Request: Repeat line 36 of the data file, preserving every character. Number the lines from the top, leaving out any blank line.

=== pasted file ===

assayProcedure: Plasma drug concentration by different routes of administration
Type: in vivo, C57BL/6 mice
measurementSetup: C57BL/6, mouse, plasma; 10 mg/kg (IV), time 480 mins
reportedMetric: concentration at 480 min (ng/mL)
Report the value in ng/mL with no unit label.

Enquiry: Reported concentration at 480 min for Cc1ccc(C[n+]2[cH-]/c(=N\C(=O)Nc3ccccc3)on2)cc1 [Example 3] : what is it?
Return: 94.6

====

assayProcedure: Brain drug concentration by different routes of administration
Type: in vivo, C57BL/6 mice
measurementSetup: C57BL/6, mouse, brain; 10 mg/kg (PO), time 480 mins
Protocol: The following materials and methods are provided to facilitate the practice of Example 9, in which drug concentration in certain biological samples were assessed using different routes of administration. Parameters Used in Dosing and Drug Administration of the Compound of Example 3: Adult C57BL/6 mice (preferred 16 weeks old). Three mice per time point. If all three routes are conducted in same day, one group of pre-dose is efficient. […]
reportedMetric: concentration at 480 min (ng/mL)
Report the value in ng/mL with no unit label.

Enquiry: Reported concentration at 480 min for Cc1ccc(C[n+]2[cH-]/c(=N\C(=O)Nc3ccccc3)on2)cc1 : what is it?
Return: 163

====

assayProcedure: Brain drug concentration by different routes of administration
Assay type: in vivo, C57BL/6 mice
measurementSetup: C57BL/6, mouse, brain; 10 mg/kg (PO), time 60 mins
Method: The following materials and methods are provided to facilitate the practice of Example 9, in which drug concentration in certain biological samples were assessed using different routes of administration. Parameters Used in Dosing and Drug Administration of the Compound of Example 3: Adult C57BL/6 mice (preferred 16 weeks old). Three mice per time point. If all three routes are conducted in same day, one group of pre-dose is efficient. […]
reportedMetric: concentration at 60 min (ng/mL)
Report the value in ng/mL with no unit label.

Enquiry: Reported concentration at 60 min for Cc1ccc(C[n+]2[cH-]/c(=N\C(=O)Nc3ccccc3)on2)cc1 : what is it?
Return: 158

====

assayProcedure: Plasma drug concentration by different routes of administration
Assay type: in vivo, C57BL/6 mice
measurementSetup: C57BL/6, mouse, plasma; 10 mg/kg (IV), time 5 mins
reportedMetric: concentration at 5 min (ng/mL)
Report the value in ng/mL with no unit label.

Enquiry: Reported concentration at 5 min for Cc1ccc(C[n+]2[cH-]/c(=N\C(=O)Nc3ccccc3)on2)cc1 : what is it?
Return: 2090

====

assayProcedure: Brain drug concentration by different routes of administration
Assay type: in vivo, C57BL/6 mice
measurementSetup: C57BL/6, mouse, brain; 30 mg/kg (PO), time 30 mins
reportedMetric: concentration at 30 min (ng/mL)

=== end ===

Assay type: in vivo, C57BL/6 mice